All this has a point: teaching you how to best to position your iPad when scanning, and to showcase how streamlined Scanbot makes the process. Once the scan’s been done, you can adjust crop and contrast levels, append more pages, and upload the end result to a cloud service of your choice.
The app includes page size settings and integrates with iOS’s Shortcuts app. And if you upgrade to the pro version, you gain OCR text recognition, one-tap actions extraction for things like triggering phone calls, and robust document editing. But even if you stick with the free version, Scanbot’s an excellent choice.
A halfway house between full-fledged writing tool and capable note-taker, Bear provides a beautiful environment for tapping out words on an iPad.
The sidebar links to notes you’ve grouped by hashtag. Next to that, a notes list enables you to scroll through (or search) everything you’ve written, or notes matching a specific tag. The main workspace – which can be made full-screen – marries sleek minimalism with additional smarts: subtle Markdown syntax next to headings; automated to-do checkboxes when using certain characters; image integration.
There’s not enough here for pro writers – they’d need on-screen word counts, customizable note column ordering, and flexibility regarding notes nesting. Also, for iCloud sync, you must buy a $1.49/£1.49/AU$1.99 monthly subscription. But as a free, minimal note-taker for a single device, Bear more than fits the bill.
With Numbers, Apple managed to do something with spreadsheets that had eluded Microsoft in decades of Excel development: they became pleasant (even fun) to work with.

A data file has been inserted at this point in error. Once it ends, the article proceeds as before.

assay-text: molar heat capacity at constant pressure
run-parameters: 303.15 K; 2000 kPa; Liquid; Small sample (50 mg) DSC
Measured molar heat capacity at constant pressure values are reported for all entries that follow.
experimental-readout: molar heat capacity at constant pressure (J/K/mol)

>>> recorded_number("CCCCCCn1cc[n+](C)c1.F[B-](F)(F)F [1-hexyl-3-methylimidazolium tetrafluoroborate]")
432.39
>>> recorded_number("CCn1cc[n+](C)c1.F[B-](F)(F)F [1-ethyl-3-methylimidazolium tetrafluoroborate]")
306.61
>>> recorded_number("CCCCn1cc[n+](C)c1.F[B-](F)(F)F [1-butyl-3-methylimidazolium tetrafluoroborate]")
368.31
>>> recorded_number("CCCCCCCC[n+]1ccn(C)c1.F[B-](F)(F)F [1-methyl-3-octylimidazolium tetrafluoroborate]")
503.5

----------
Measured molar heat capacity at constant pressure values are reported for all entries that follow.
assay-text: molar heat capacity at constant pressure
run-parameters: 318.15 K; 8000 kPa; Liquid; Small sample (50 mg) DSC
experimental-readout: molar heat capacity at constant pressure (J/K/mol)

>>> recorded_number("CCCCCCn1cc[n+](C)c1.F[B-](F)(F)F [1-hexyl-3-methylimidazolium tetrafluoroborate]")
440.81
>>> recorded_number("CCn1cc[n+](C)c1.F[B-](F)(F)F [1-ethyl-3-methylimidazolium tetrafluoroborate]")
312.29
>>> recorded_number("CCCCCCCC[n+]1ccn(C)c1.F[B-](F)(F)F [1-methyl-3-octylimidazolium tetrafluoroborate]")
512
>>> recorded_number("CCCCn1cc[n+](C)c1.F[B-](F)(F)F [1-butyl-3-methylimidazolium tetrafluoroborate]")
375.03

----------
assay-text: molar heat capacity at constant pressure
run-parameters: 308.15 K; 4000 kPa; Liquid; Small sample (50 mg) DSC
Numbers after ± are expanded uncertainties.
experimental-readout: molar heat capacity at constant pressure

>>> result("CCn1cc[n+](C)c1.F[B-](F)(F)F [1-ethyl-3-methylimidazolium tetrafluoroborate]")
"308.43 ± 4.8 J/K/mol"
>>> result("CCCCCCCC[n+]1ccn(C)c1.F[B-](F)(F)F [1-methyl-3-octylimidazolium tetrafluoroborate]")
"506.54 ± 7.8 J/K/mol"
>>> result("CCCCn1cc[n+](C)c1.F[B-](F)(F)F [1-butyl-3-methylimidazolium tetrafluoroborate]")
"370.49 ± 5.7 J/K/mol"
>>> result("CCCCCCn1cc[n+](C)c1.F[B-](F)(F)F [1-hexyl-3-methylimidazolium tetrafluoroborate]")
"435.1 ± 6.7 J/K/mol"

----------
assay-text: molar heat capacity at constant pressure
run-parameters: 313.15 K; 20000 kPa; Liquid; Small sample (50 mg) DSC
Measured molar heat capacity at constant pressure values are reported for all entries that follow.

Instead of forcing workmanlike grids of data on you, Numbers has you think in a more presentation-oriented fashion. Although you can still create tables for totting up figures, you’re also encouraged to be creative and reader-friendly regarding layout, incorporating graphs, imagery, and text. On iPad, it’s all tap - and finger - friendly, too.
With broad feature-parity with the Mac version, iCloud sync, and export to Excel format, Numbers should also fit neatly into most people’s workflow.
And although updates robbed the app of some friendliness (whoever removed the date picker needs a stern talking to), it still excels in that department, from nicely designed templates through to the handy action menu, ensuring common tasks are only ever a tap away.
PCalc Lite's existence means the lack of a built-in iPad calculator doesn't bother us. For anyone who wants a traditional calculator, it's pretty much ideal. The big buttons beg to be tapped, and the interface can be tweaked to your liking, by way of bolder and larger key text, alternate display digits, and stilling animation.
Beyond basic sums, PCalc Lite adds some conversions, which are categorised but also searchable. If you're hankering for more, IAP lets you bolt on a number of extras from the paid version of PCalc, such as additional themes, dozens more conversions, alternate calculator layouts, a virtual paper tape, and options for programmers and power users.